“The couple had been counting down the days until the birth of their baby, posting images on social media of Ms. Sheppard's growing baby bump and writing how they were now ‘now just waiting’ for their ‘almost bubba.’”
What should have been a couple’s happiest day immediately soured when, during a routine procedure at the hospital, complications occurred that cost a mother her life.
Amanda Sheppard from Central Queensland was looking forward to the day she was to give birth to her and partner Glynn‘s baby.
“The couple had been counting down the days until the birth of their baby, posting images on social media of Ms. Sheppard’s growing baby bump and writing how they were now ‘now just waiting’ for their ‘almost bubba,’” said a Scary Mommy report.
So when the day finally arrived, the couple rushed to the hospital where Amanda underwent a routine C-Section.
But during the operation, complications arose and Amanda died; her death was caused by a suspected embolism.
“This day was supposed to be one of the best & happiest days of their lives & instead Amanda is leaving her beloved husband Glynn & brand new baby girl behind,” read their Go Fund Me page. “She has now left her beloved husband & brand new baby girl behind!”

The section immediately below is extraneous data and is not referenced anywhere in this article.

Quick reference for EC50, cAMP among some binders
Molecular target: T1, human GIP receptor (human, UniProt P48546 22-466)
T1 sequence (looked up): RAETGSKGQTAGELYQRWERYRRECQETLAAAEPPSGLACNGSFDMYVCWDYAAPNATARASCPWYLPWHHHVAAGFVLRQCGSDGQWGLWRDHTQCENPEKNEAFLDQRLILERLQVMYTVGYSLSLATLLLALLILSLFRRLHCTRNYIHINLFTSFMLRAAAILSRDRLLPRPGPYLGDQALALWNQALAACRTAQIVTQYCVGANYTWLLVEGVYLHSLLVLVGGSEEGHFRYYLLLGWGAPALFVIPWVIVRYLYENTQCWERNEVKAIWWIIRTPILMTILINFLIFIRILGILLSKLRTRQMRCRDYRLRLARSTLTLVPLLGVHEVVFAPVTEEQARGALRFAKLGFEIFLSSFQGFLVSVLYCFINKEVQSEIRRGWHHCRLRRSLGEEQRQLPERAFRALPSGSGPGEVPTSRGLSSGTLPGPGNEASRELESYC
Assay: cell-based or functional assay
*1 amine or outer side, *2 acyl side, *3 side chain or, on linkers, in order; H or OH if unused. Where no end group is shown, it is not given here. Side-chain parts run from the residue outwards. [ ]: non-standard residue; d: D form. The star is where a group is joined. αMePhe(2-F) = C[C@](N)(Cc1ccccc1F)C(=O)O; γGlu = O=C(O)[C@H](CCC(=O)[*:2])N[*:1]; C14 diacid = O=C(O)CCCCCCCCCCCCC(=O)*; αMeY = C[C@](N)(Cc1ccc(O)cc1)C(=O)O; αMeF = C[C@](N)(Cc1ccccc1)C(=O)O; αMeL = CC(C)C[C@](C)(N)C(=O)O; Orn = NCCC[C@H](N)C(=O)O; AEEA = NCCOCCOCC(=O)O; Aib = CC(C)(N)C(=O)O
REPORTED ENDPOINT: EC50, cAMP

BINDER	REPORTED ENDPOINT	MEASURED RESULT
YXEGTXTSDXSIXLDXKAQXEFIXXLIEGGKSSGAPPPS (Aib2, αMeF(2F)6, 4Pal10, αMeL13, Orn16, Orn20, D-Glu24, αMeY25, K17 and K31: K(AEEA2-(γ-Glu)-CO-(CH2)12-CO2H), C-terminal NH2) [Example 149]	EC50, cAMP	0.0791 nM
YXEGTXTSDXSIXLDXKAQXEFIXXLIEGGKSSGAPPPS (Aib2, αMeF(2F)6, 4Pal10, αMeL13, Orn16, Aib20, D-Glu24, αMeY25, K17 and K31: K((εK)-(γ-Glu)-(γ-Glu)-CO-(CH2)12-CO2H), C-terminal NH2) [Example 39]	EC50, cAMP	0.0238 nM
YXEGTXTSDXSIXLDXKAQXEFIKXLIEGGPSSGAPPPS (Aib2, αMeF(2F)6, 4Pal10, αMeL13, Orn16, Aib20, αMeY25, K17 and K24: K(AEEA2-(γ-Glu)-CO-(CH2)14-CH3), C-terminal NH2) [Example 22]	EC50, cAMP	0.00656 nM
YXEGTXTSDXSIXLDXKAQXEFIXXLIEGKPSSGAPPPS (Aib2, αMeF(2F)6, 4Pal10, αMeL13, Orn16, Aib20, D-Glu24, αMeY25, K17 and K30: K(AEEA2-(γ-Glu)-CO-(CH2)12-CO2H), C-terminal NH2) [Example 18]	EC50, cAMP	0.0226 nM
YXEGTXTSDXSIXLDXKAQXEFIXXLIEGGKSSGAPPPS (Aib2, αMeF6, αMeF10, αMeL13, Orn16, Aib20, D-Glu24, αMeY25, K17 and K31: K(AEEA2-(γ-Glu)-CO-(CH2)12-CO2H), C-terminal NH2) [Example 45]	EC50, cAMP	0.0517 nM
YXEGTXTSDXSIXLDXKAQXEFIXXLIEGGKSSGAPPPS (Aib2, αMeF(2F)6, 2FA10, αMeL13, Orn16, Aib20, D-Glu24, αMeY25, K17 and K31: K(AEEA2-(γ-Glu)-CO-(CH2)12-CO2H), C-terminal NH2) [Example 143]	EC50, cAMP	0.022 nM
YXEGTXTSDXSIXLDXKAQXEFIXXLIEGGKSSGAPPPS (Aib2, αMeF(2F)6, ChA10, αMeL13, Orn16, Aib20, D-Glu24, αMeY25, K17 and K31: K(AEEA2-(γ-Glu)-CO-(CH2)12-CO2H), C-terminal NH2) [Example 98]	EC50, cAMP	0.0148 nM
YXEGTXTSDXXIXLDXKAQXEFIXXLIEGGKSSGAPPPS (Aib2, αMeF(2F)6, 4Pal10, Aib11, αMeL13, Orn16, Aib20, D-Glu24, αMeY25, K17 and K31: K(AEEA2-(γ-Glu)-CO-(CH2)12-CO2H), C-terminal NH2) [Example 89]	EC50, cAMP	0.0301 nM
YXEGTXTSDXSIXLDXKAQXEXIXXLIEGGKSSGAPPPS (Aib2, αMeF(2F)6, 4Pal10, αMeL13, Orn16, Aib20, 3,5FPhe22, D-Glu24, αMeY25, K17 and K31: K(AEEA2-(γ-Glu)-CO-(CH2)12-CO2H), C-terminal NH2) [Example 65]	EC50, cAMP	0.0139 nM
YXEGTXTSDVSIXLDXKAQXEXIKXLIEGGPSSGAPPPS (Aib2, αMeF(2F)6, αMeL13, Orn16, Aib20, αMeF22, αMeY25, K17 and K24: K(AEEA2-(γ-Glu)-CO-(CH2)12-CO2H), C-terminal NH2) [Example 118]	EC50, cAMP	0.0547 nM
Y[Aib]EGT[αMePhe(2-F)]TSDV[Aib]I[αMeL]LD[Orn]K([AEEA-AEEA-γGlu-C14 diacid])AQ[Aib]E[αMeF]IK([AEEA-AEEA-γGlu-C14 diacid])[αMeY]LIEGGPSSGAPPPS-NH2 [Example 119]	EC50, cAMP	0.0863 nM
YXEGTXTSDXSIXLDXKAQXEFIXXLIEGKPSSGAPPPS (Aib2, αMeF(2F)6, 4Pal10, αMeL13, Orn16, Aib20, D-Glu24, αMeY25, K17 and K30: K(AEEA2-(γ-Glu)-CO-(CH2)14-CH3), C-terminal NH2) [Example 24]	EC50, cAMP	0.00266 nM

Luckily, Amanda has given birth to a healthy baby girl named Willa and she is being cared for by a doting father.
According to the Australian Institute of Health and Welfare in 2006–2010 in Australia, there were 99 maternal deaths that occurred within 42 days of the end of pregnancy.
The leading causes of direct maternal deaths were amniotic fluid embolism (9), thromboembolism (8), obstetric haemorrhage (7) and eclampsia (6), and, when combined, accounted for more than three-quarters of all direct maternal deaths
15 deaths were due to cardiac disease, the leading cause of indirect maternal death.
13 deaths were due to psychosocial causes, including 9 due to suicide.
Five non-obstetric haemorrhage deaths resulted from rupture of a splenic artery aneurysm.
There were three deaths due to ectopic pregnancy in 2006–2010.
Seven pregnant women died in motor vehicle accidents.
Three women died from epilepsy.
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